Differentiable manifold

A nondifferentiable atlas of charts for the globe. The results of calculus may not be compatible between charts if the atlas is not differentiable. In the center and right charts, the Tropic of Cancer is a smooth curve, whereas in the left chart it has a sharp corner. The notion of a differentiable manifold refines that of a manifold by requiring the functions that transform between charts to be differentiable.
– B. Riemann
Having constructed the notion of a manifoldness of n dimensions, and found that its true character consists in the property that the determination of position in it may be reduced to n determinations of magnitude, ...

An alternative but equivalent definition, avoiding the direct use of maximal atlases, is to consider equivalence classes of differentiable atlases, in which two differentiable atlases are considered equivalent if every chart of one atlas is differentiably compatible with the other atlas. Informally, what this means is that in dealing with a smooth manifold, one can work with a single differentiable atlas, consisting of only a few charts, with the implicit understanding that many other charts and differentiable atlases are equally legitimate.

One can reverse-engineer the above definitions to obtain one perspective on the construction of manifolds. The idea is to start with the images of the charts and the transition maps, and to construct the manifold purely from this data. As in the above discussion, we use the "smooth" context but everything works just as well in other settings.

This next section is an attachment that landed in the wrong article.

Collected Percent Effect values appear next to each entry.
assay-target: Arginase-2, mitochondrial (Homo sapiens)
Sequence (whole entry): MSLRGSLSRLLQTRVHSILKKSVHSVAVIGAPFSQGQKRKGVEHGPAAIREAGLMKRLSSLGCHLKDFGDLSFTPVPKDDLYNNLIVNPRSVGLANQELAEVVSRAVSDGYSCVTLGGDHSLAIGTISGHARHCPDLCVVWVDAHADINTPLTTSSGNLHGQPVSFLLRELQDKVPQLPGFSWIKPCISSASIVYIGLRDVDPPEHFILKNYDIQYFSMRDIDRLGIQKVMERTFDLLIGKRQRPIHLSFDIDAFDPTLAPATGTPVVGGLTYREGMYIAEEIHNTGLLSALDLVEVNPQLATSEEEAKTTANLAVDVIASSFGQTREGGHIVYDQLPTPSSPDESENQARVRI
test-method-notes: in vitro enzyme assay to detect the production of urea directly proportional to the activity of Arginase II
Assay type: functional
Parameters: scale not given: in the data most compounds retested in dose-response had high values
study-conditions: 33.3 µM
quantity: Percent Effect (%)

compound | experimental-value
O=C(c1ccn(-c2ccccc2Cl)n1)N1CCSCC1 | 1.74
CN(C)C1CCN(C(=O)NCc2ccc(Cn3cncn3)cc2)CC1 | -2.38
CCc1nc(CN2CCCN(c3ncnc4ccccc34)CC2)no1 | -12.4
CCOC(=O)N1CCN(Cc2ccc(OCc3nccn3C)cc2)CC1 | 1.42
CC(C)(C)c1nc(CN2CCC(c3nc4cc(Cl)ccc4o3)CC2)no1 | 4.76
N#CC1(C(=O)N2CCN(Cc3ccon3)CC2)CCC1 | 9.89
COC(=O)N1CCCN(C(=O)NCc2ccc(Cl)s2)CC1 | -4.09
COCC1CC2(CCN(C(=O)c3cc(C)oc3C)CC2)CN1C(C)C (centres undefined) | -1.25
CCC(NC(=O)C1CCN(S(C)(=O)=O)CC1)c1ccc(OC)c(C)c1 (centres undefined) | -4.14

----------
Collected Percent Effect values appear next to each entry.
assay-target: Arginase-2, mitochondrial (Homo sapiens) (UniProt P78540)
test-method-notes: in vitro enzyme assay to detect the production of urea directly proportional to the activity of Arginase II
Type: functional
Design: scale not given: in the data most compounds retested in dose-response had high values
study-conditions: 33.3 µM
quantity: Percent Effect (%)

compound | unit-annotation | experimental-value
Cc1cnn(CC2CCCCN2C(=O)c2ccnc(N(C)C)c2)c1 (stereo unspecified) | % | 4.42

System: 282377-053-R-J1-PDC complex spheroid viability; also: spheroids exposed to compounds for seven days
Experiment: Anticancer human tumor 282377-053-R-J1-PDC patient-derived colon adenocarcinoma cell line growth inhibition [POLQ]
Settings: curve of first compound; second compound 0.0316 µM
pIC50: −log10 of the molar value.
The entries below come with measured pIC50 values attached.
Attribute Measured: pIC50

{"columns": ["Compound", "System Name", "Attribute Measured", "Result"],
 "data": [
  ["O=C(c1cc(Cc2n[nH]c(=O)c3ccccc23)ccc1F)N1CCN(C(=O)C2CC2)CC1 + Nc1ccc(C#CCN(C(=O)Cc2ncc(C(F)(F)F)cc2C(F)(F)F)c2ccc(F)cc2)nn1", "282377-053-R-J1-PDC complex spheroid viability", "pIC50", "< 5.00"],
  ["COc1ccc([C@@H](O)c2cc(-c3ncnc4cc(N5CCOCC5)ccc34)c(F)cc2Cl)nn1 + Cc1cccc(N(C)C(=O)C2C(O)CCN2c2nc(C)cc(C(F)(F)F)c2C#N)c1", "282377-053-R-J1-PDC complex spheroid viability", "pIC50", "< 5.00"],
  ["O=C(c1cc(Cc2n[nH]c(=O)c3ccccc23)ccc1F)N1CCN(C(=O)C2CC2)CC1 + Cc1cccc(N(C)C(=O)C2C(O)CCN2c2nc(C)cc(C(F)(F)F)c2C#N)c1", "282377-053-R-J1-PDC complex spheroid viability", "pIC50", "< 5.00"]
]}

The above formal definitions correspond precisely to a more informal notation which appears often in textbooks, specifically

With the idea of the formal definitions understood, this shorthand notation is, for most purposes, much easier to work with.

One of the topological features of the sheaf of differentiable functions on a differentiable manifold is that it admits partitions of unity. This distinguishes the differential structure on a manifold from stronger structures (such as analytic and holomorphic structures) that in general fail to have partitions of unity.

There are, however, important differences in the calculus of vector fields (and tensor fields in general). In brief, the directional derivative of a vector field is not well-defined, or at least not defined in a straightforward manner. Several generalizations of the derivative of a vector field (or tensor field) do exist, and capture certain formal features of differentiation in Euclidean spaces. The chief among these are:

There is a map from scalars to covectors called the exterior derivative

A final advantage of this approach is that it allows for natural direct descriptions of many of the fundamental objects of study to differential geometry and topology.